Each month, there are about four murders in Kirumba, a rural community of about 35,000. In response to the chaos that has become a way of life here, a community group called Silwamughuma was formed a year ago, so far helping more than 40 families as they mourn their loved ones.
Insecurity continues to take its toll in the DRC. After 20 years of successive conflicts, an estimated 1.5 million people in the DRC have been displaced from their homes. One advocate urges humanitarian organizations to teach displaced girls the basic trades so they can earn money and avoid resorting to survival sex.
Conflict that’s been consistent in this region since the 1990s has caused parents and children to lose one another in the chaos. Radio announcements are one local method of reuniting separated family members, and large aid agencies are also working to identify lost children and reunite them with their families.
Sexual violence against women and children is a major problem in the Democratic Republic of Congo. The commander of a local civilian police unit, which works to curb violence and bring offenders to justice, sat down with GPJ for a Q&A to talk about his efforts.
The Congo Wars, which devastated Democratic Republic of the Congo in the late 1990s, continue to affect citizens’ access to civil services and their ability to register for birth certificates. Now, humanitarian organizations are encouraging citizens to register by raising awareness about just how much that document can do.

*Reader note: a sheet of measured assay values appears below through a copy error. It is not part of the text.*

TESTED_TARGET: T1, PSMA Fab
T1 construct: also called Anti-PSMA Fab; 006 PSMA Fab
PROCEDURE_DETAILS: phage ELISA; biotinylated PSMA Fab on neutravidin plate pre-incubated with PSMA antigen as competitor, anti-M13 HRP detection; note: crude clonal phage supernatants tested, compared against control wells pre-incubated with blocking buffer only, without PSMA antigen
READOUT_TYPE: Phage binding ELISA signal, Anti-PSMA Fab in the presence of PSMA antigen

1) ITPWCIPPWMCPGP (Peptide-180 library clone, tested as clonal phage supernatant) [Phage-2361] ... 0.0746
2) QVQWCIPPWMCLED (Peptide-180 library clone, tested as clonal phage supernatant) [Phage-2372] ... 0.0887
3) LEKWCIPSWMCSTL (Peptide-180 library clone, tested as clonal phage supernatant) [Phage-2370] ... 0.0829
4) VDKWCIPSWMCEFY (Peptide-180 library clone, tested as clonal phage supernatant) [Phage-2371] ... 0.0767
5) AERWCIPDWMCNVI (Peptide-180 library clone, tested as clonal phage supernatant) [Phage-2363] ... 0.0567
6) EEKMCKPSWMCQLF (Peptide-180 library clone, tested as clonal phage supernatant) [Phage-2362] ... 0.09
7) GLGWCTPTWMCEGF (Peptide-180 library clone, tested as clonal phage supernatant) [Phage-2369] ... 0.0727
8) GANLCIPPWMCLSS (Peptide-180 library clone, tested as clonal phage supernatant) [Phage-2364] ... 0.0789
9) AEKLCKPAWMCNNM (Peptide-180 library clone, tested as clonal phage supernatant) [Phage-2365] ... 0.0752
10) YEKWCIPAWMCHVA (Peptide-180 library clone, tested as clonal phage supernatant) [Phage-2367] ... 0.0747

In Democratic Republic of Congo, drivers are reluctant to take their vehicles for official routine inspections because the price is too high. But poor maintenance has resulted in shoddy vehicles, the use of which can have deadly consequences.
Attacks targeting motorcycle taxi drivers in the DRC city of Kisangani have local people fearing for their safety on their daily commutes. Authorities responded with new security measures, but so far haven’t made much progress in catching perpetrators.
Families in the Democratic Republic of Congo city of Kisangani are seeking safer places to live to escape rising crime rates. But the military camp where many have moved is running out of space to accommodate them.